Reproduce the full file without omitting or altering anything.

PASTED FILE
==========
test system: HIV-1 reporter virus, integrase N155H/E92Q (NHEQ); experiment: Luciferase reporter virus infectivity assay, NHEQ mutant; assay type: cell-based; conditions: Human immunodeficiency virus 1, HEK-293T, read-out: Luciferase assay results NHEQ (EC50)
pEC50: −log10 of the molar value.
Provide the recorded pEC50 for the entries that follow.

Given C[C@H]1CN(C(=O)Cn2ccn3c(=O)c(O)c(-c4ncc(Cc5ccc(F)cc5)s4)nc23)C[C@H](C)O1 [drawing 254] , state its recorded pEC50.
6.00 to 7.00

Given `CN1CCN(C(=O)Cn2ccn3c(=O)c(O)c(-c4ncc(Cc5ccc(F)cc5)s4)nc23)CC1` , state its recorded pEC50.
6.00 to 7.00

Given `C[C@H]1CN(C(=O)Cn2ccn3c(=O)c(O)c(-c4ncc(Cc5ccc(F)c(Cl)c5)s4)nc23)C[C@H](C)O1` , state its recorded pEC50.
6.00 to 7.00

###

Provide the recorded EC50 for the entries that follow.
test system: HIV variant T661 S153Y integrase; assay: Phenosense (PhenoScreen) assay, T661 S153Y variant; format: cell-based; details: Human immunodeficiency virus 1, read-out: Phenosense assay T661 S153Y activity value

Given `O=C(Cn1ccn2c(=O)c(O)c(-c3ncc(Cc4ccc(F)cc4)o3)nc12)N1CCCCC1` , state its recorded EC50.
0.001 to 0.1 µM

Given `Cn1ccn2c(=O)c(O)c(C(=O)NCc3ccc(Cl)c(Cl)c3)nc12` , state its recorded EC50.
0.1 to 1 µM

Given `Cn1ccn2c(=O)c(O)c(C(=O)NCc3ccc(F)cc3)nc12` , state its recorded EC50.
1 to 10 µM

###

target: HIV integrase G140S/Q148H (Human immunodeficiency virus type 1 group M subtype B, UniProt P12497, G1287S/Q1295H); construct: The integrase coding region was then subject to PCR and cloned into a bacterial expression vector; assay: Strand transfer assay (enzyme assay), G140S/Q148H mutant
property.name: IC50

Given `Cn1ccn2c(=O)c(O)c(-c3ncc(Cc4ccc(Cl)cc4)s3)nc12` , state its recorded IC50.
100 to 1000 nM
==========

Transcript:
test system: HIV-1 reporter virus, integrase N155H/E92Q (NHEQ); experiment: Luciferase reporter virus infectivity assay, NHEQ mutant; assay type: cell-based; conditions: Human immunodeficiency virus 1, HEK-293T, read-out: Luciferase assay results NHEQ (EC50)
pEC50: −log10 of the molar value.
Provide the recorded pEC50 for the entries that follow.

Given C[C@H]1CN(C(=O)Cn2ccn3c(=O)c(O)c(-c4ncc(Cc5ccc(F)cc5)s4)nc23)C[C@H](C)O1 [drawing 254] , state its recorded pEC50.
6.00 to 7.00

Given `CN1CCN(C(=O)Cn2ccn3c(=O)c(O)c(-c4ncc(Cc5ccc(F)cc5)s4)nc23)CC1` , state its recorded pEC50.
6.00 to 7.00

Given `C[C@H]1CN(C(=O)Cn2ccn3c(=O)c(O)c(-c4ncc(Cc5ccc(F)c(Cl)c5)s4)nc23)C[C@H](C)O1` , state its recorded pEC50.
6.00 to 7.00

###

Provide the recorded EC50 for the entries that follow.
test system: HIV variant T661 S153Y integrase; assay: Phenosense (PhenoScreen) assay, T661 S153Y variant; format: cell-based; details: Human immunodeficiency virus 1, read-out: Phenosense assay T661 S153Y activity value

Given `O=C(Cn1ccn2c(=O)c(O)c(-c3ncc(Cc4ccc(F)cc4)o3)nc12)N1CCCCC1` , state its recorded EC50.
0.001 to 0.1 µM

Given `Cn1ccn2c(=O)c(O)c(C(=O)NCc3ccc(Cl)c(Cl)c3)nc12` , state its recorded EC50.
0.1 to 1 µM

Given `Cn1ccn2c(=O)c(O)c(C(=O)NCc3ccc(F)cc3)nc12` , state its recorded EC50.
1 to 10 µM

###

target: HIV integrase G140S/Q148H (Human immunodeficiency virus type 1 group M subtype B, UniProt P12497, G1287S/Q1295H); construct: The integrase coding region was then subject to PCR and cloned into a bacterial expression vector; assay: Strand transfer assay (enzyme assay), G140S/Q148H mutant
property.name: IC50

Given `Cn1ccn2c(=O)c(O)c(-c3ncc(Cc4ccc(Cl)cc4)s3)nc12` , state its recorded IC50.
100 to 1000 nM